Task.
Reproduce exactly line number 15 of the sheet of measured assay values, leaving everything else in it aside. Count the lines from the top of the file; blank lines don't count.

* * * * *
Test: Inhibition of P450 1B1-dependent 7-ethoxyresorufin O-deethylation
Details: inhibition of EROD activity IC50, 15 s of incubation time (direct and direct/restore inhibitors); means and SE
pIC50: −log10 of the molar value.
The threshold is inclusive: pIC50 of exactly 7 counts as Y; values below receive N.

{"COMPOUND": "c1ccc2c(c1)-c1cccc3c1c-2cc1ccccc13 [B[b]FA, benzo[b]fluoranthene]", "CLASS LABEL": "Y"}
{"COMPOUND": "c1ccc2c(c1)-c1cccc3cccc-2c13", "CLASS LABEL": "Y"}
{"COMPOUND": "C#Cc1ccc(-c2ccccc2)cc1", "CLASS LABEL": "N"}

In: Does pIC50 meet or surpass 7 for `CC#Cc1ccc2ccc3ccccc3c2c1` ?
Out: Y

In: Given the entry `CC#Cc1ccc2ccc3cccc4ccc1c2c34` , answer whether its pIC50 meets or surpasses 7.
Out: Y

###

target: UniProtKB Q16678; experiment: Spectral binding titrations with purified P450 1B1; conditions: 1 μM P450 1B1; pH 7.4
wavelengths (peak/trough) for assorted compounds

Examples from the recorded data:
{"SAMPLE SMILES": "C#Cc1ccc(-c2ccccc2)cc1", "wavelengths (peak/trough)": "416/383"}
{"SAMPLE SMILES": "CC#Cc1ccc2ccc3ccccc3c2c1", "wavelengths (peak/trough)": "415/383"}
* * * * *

Examples from the recorded data: